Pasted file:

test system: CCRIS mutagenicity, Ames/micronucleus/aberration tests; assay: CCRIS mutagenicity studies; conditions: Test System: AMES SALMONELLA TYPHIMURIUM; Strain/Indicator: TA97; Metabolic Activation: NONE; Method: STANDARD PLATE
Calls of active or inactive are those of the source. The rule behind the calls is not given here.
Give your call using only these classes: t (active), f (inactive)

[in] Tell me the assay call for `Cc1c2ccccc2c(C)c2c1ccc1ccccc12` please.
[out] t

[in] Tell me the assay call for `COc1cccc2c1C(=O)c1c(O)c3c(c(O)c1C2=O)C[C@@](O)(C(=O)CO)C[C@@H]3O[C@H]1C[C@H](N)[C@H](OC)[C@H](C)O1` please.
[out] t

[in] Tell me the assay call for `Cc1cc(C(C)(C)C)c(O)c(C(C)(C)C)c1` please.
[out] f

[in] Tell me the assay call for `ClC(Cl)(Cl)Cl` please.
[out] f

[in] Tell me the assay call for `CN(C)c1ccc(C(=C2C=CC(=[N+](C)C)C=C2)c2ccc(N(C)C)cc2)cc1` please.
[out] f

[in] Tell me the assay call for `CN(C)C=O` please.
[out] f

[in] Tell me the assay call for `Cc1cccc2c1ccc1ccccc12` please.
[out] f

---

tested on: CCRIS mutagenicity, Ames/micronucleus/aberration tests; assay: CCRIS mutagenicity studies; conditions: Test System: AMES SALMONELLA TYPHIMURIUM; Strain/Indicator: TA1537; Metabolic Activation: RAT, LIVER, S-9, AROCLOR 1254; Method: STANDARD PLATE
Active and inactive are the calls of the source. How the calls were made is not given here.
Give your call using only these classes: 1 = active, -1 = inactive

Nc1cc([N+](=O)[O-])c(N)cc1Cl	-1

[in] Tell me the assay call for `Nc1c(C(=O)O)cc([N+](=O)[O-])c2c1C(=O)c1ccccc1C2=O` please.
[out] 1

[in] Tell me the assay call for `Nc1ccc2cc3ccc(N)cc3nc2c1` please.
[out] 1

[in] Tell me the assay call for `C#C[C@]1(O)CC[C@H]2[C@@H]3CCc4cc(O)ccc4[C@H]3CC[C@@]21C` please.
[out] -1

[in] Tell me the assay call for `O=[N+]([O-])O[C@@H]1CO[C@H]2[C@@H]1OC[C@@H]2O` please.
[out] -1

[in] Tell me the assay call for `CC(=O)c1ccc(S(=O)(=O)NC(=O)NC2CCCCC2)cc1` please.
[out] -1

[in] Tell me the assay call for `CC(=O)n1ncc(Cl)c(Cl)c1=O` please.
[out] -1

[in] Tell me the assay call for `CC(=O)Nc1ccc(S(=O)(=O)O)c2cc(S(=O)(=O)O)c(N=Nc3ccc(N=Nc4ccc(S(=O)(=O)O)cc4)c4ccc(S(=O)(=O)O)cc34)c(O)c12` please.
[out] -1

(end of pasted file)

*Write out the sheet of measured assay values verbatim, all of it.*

test system: CCRIS mutagenicity, Ames/micronucleus/aberration tests; assay: CCRIS mutagenicity studies; conditions: Test System: AMES SALMONELLA TYPHIMURIUM; Strain/Indicator: TA97; Metabolic Activation: NONE; Method: STANDARD PLATE
Calls of active or inactive are those of the source. The rule behind the calls is not given here.
Give your call using only these classes: t (active), f (inactive)

[in] Tell me the assay call for `Cc1c2ccccc2c(C)c2c1ccc1ccccc12` please.
[out] t

[in] Tell me the assay call for `COc1cccc2c1C(=O)c1c(O)c3c(c(O)c1C2=O)C[C@@](O)(C(=O)CO)C[C@@H]3O[C@H]1C[C@H](N)[C@H](OC)[C@H](C)O1` please.
[out] t

[in] Tell me the assay call for `Cc1cc(C(C)(C)C)c(O)c(C(C)(C)C)c1` please.
[out] f

[in] Tell me the assay call for `ClC(Cl)(Cl)Cl` please.
[out] f

[in] Tell me the assay call for `CN(C)c1ccc(C(=C2C=CC(=[N+](C)C)C=C2)c2ccc(N(C)C)cc2)cc1` please.
[out] f

[in] Tell me the assay call for `CN(C)C=O` please.
[out] f

[in] Tell me the assay call for `Cc1cccc2c1ccc1ccccc12` please.
[out] f

---

tested on: CCRIS mutagenicity, Ames/micronucleus/aberration tests; assay: CCRIS mutagenicity studies; conditions: Test System: AMES SALMONELLA TYPHIMURIUM; Strain/Indicator: TA1537; Metabolic Activation: RAT, LIVER, S-9, AROCLOR 1254; Method: STANDARD PLATE
Active and inactive are the calls of the source. How the calls were made is not given here.
Give your call using only these classes: 1 = active, -1 = inactive

Nc1cc([N+](=O)[O-])c(N)cc1Cl	-1

[in] Tell me the assay call for `Nc1c(C(=O)O)cc([N+](=O)[O-])c2c1C(=O)c1ccccc1C2=O` please.
[out] 1

[in] Tell me the assay call for `Nc1ccc2cc3ccc(N)cc3nc2c1` please.
[out] 1

[in] Tell me the assay call for `C#C[C@]1(O)CC[C@H]2[C@@H]3CCc4cc(O)ccc4[C@H]3CC[C@@]21C` please.
[out] -1

[in] Tell me the assay call for `O=[N+]([O-])O[C@@H]1CO[C@H]2[C@@H]1OC[C@@H]2O` please.
[out] -1

[in] Tell me the assay call for `CC(=O)c1ccc(S(=O)(=O)NC(=O)NC2CCCCC2)cc1` please.
[out] -1

[in] Tell me the assay call for `CC(=O)n1ncc(Cl)c(Cl)c1=O` please.
[out] -1

[in] Tell me the assay call for `CC(=O)Nc1ccc(S(=O)(=O)O)c2cc(S(=O)(=O)O)c(N=Nc3ccc(N=Nc4ccc(S(=O)(=O)O)cc4)c4ccc(S(=O)(=O)O)cc34)c(O)c12` please.
[out] -1